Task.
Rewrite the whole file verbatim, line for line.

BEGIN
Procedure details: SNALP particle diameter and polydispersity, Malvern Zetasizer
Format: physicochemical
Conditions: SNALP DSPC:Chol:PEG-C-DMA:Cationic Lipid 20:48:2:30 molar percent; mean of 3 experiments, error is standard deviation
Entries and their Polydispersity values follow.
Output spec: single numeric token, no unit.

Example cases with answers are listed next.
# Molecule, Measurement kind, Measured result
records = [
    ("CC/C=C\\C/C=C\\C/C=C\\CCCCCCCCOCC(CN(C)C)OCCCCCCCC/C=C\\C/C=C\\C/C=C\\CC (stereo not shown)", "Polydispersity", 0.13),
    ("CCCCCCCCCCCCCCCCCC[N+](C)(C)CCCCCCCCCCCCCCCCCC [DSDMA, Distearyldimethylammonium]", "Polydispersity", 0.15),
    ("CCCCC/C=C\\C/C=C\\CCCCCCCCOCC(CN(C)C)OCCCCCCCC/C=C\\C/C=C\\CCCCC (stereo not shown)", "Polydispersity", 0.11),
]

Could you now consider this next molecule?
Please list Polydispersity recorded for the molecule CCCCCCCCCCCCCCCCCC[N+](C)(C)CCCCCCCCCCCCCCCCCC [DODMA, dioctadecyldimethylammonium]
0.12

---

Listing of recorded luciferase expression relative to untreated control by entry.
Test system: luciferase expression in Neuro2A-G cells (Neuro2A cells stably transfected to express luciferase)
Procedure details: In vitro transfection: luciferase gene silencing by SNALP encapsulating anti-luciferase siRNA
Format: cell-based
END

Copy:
Procedure details: SNALP particle diameter and polydispersity, Malvern Zetasizer
Format: physicochemical
Conditions: SNALP DSPC:Chol:PEG-C-DMA:Cationic Lipid 20:48:2:30 molar percent; mean of 3 experiments, error is standard deviation
Entries and their Polydispersity values follow.
Output spec: single numeric token, no unit.

Example cases with answers are listed next.
# Molecule, Measurement kind, Measured result
records = [
    ("CC/C=C\\C/C=C\\C/C=C\\CCCCCCCCOCC(CN(C)C)OCCCCCCCC/C=C\\C/C=C\\C/C=C\\CC (stereo not shown)", "Polydispersity", 0.13),
    ("CCCCCCCCCCCCCCCCCC[N+](C)(C)CCCCCCCCCCCCCCCCCC [DSDMA, Distearyldimethylammonium]", "Polydispersity", 0.15),
    ("CCCCC/C=C\\C/C=C\\CCCCCCCCOCC(CN(C)C)OCCCCCCCC/C=C\\C/C=C\\CCCCC (stereo not shown)", "Polydispersity", 0.11),
]

Could you now consider this next molecule?
Please list Polydispersity recorded for the molecule CCCCCCCCCCCCCCCCCC[N+](C)(C)CCCCCCCCCCCCCCCCCC [DODMA, dioctadecyldimethylammonium]
0.12

---

Listing of recorded luciferase expression relative to untreated control by entry.
Test system: luciferase expression in Neuro2A-G cells (Neuro2A cells stably transfected to express luciferase)
Procedure details: In vitro transfection: luciferase gene silencing by SNALP encapsulating anti-luciferase siRNA
Format: cell-based